Trump to Comey: “I hope you can let this go.”
MÁS EN ESTA SECCIÓN
The Russian affair is getting everyday more complicated for President Donald Trump.
In the aftermath of The Washington Post’s report that the US President divulged top-secret information to Russian officials (that is, the Foreign minister and the Russian ambassador in Washington) , National-Security Adviser H.R. McMaster issued a contradictory defense, claiming that Trump’s actions were “wholly appropriate,” and that he didn’t know where the information came from.
Most of Trump’s defenders have emphasized that he didn’t know what he was doing, according to The Atlantic.
However, Mr. Trump defended what he called his “absolute right” to share classified information about an Islamic State plot with visiting Russian officials. According to The New York Times, the intelligence information was provided by Israel, where Trump is headed next week.
In addition, Trump tweeted that he wanted to share “facts pertaining to terrorism” with Russia. The fact that the President was sharing terrorism details with Russia means a breach of faith with the US intelligence services and the U.S allies, as reported in The Atlantic.
Also yesterday, it was revealed from a memo from former FBI director James Comey (fired by Trump recently), in which he reportedly quotes Trump asking him to drop the investigation of Michael Flynn, Trump's former national security advisor. “I hope you can let this go,” the president told Mr. Comey, according to the memo, revealead first by the New York Times.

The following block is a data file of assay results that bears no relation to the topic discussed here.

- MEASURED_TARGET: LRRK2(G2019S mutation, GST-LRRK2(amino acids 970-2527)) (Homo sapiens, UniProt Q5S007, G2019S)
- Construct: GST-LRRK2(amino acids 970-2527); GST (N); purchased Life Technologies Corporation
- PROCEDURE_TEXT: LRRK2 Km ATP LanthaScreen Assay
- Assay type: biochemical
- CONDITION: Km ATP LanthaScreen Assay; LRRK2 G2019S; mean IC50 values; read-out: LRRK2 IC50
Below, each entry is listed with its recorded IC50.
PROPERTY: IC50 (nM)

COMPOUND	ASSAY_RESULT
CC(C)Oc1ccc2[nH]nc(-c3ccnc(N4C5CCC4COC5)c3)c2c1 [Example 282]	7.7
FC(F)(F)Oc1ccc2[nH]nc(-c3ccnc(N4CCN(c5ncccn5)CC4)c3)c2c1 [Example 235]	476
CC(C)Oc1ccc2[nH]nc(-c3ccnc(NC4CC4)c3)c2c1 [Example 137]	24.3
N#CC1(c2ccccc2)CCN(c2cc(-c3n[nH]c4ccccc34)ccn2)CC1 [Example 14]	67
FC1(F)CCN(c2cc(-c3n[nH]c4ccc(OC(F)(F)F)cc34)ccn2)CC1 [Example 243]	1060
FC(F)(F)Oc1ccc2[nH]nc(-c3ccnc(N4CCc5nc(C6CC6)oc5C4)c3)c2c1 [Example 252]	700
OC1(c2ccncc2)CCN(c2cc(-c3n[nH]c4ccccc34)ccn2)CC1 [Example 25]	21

Flynn was being investigated for his financial financial ties to Russia, according to two people who read a memo by Mr. Comey. In February, Flynn was forced to resign as Trump's security advisor fo hiding meetings with Russian ambassador in Washington DC.
Now, Congress wants to hear from Comey directly: The United States House Permanent Select Committee on Intelligence on Tuesday requested the FBI to provide all the documents that its former director had made regarding his talks with President Donald Trump.
The White House immediately published a statement on Tuesday denying that the president had told Comey to drop his investigation, although they acknowledged the “conversation” had happened between both of them, as reported in The Guardian.
“While the President has repeatedly expressed his view that General Flynn is a decent man who served and protected our country, the President has never asked Mr. Comey or anyone else to end any investigation, including any investigation involving General Flynn,” the White House statement said.
And added: “ This is not a truthful or accurate portrayal of the conversation between the President and Mr Comey.”